The grid architecture upon which NEC‘s HYDRAstor is designed is unique. By using a grid storage architecture, HYDRAstor is architected to avoid some of the scaling issues associated with performance and capacity that other deduplication appliances intended for the enterprise may encounter. To do this, HYDRAstor uses two types of servers, or nodes, Accelerator Nodes and Storage Nodes, that are dedicated to managing these specific tasks. To better understand HYDRAstor’s under-the-covers configuration, I recently had a conversation with NEC’s Director of Business Development, Dr. Christian Toelg, to discuss this topic.
Jerome: How do the HYDRAstor Accelerator and Storage Nodes differ from one another in their hardware?
Dr. Toelg: For the most part, they use off-the-shelf hardware, though there is one big difference between them. Accelerator Nodes do not need to store large amounts of data like the Storage Nodes do. Since the Accelerator Nodes only need enough storage for the operating system, they just use standard disk drives that are mirrored. Conversely, we want to put as much storage as possible into the Storage Nodes. Currently these nodes use 500 GB SATA disk drives, though 750 GB and 1 TB SATA disk drives for the Storage Nodes will be available in the near future.
Jerome: Since their hardware is similar, how do the nodes differ in the software that operates on them?
Dr. Toelg: The Accelerator Nodes use file systems to present NAS interfaces to the connecting servers; backup clients see the NAS interface presented by the Accelerator Nodes and the Accelerator Nodes see the NAS interface presented by the Storage Nodes. However, what the software on these nodes does under the covers is very different. The Accelerator Nodes pre-process incoming data by chunking the data and then doing de-duplication of the data. The primary function of the Storage Nodes is to protect the data and then assign the data to the nodes where it is most efficiently and effectively protected.
Jerome: So both the Accelerator and the Storage Nodes deduplicate data?
Dr. Toelg: That is correct. HYDRAstor uses a two-step inline process to deduplicate data. Two or more Accelerator Nodes may see the same file at the same time. However, Accelerator Nodes only have a part of the information required to do deduplication and do not maintain the entire global deduplication index. So the Accelerator Nodes chunk up each file into small chunks, eliminate as many duplicates as possible and then send the remaining chunks to the Storage Nodes. The Storage Nodes receive these chunks of data and then make the final determination as on which chunks are unique and should be stored to minimize storage requirements. Data is protected by breaking the unique chunks of data up into fragments and distributing the fragments across the Storage Nodes.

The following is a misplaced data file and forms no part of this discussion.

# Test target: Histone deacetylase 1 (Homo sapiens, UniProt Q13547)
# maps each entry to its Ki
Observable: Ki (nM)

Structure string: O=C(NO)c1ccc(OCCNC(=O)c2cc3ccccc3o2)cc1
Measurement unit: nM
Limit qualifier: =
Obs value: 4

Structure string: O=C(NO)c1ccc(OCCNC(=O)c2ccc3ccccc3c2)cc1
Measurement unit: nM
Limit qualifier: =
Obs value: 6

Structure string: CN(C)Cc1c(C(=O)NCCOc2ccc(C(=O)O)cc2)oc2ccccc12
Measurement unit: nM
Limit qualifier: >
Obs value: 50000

Jerome: How do the Storage Nodes protect the data without impacting performance?
Dr. Toelg: HYDRAstor’s two-tier grid architecture has been designed so that many read and write processes can run in parallel by splitting tasks between Accelerator and Storage Nodes and distributing the workload across many nodes. This makes the HYDRAstor unique when compared to monolithic appliances as it allows you to scale performance and capacity in parallel. Furthermore, the HYDRAstor system is constantly monitored for the discovery of new nodes, component failures or the removal of specific nodes from the cluster of Storage Nodes. Background tasks ensure the system is balanced with respect to storage capacity and performance at all times without manual interaction. By distributing tasks so read and writer performance is maximized and maintenance of stored data such as migration of data to optimize utilization, data deletion or recovery of lost data is ensured.
Part 2 of this analysis of how NEC HYDRAstor’s Accelerator and Storage Nodes are configured and deduplicate data will appear in the next few weeks. The next part will examine what benefits global deduplication provides and under what circumstances users might expect to reach those ratios.
Note: This blog entry was updated on 4/14/08 at 11:32 am CST to reflect some new information on how the NEC’s HYDRAstor deduplication process works.